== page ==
The Black Castle is by far the most entertaining of the three films presented on offer here. Richard Greene takes centre stage as the swashbuckling hero, and Karloff shares the billing with fellow horror star Lon Chaney Jr. as the Count’s gruesome mute dogsbody. Karloff himself is the Count’s doctor, who remains pretty much in the background until the final quarter. Then his presence shines, giving the character an ambiguous quality. The difference is our hero and heroine are offered no choice but to trust him. The castle secret passages, traps and a deadly pool of crocodiles crank up the horror aspect. This is a movie that is wildly underrated in many reviews. Whilst not a strong as the Karloff at Columbia set which I reviewed in April 2021, Universal Terror remains of great interest. All of these gems from the classic horror stars deserve to be treasured.
(Review originally written by Ty Power for reviewgraveyard 2022)
Selby Wall (Christina Ricci) is a kind but shy and reserved young woman who lives with overly strict parents. She has no friends but takes to visiting bars desperate to make a connection. Against all the odds, she strikes up a friendship with Aileen Wuornos (Charlize Theron), a wayward and luckless ex-sex worker who is determined to put her life back on track. When they become more than friends, Aileen persuades Selby to leave home with the promise of fun and excitement. However, the money soon runs out and, feeling pressure to look after Selby, Aileen returns to prostitution. She is overpowered and brutally raped, finally managing to shoot the man dead with his own gun. This would undoubtedly be considered self-defence; it begins a cycle of robbery and death, most of which Selby is blissfully unaware of. But where will the killing end and what will it do to their uneasy relationship...?
This film is from 2004. Based on a true story, in reality Aileen Wuornos was America’s first female serial killer. Director Patty Jenkins – who helmed Wonder Woman (2017) – conveys the story with both distaste and heartfelt gravitas. The two women are poles apart in terms of background, temperament and attitude and yet come together, both looking for something new in their life. The performances are strong, particularly that of Charlize Theron. You can’t help feeling both horrified and touched by her portrayal. Wuornos was thrown-out on the streets at the age of thirteen to fend for herself. Her profession was a necessary means to an end. The sympathy is gradually mitigated and then overbalanced with violence and murder. It comes across as actions she felt obliged to carry out to keep them together. So, the balance is maintained in the film to suck you in and drag you along like a Bonnie and Clyde-type experience.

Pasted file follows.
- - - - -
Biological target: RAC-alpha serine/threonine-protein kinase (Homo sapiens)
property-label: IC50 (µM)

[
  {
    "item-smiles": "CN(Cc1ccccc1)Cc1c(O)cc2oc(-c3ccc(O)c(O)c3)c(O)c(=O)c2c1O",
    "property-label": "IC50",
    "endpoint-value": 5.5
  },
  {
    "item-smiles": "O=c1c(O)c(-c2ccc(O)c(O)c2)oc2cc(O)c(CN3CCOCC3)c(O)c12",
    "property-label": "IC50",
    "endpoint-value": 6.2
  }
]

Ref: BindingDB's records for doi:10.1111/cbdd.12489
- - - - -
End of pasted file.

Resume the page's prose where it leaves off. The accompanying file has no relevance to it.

Almost 20 years on from the film’s initial outing, Monster gets a brand-new release on Blu-ray in a Limited-Edition Box Set. It incorporates a rigid slipcase, original artwork by Daniel Benneworth-Gray, a Soft Cover Book with new essays by Anton Bitel, Hannah Strong & Shelagh Rowan-Legg, Six Collector’s Art Cards and Special Features – including: an Audio Commentary with writer/director Patty Jenkins, actor/producer Charlize Theron & producer Clark Peterson; Making a Murderer: a new interview with Patty Jenkins; Producing a Monster: a new interview with Brad Wyman; Light From Within: a new interview with director of photography Steven Bernstein; Monster: The Vision and Journey; Based on a True Story: The Making of Monster; Deleted and Extended Scenes with director commentary; and the Original Trailer.
I noticed a few cameo appearances throughout the film, including Jason Voorhees himself Kane Hodder. The ending is inevitable, although very nicely handled. Personally, the enjoyment came through the strength of the characters and the heart portrayed, rather than any violence. The soundtrack is also nicely balanced by events in the movie.
(Review originally written by Ty Power for reviewgraveyard 2022)
At a family reading of a will Herman Munster is delighted to learn he has inherited an English estate from an uncle. Now the new Lord Munster, he leaves his job at Gateman, Goodbury & Graves Morticians and moves his family from 1313 Mockingbird Lane to Munster Hall. The three remaining members of the previous Lord’s family are less than enamoured with the decision and when scaring them away fails, they resort to more desperate measures. This involves roping Herman into a dangerous two-family dispute – to be resolved in a sports car race. The other driver has been replaced and is out to kill Herman and wreck his Drag-u-la special. But Herman is more resourceful than expected and also uncovers a counterfeit ring...
The original black and white series of The Munsters ran for 70 episodes between 1964 and 1966, when it began to lose viewers to the Adam West Batman series. This was the first film outing for the show, and the first in technicolor. It was made straight after the series came to an end in 1966, screening at the end of the year as a support movie for Norman Wisdom’s Press for Time. The series creators Joe Connelly and Bob Mosher also produced and co-wrote this one. The full family is intact (Fred Gwynne playing Herman, Yvonne De Carlo as Lily, Al Lewis depicting Grandpa, and Butch Patrick as Eddie), aside from Marilyn (Pat Priest replaced by Debbie Watson). British comedian Terry Thomas is somewhat annoying, portraying a grown man acting like a little spoilt child, but John Carradine pulls off an intriguing butler somewhere between sinister and quirky.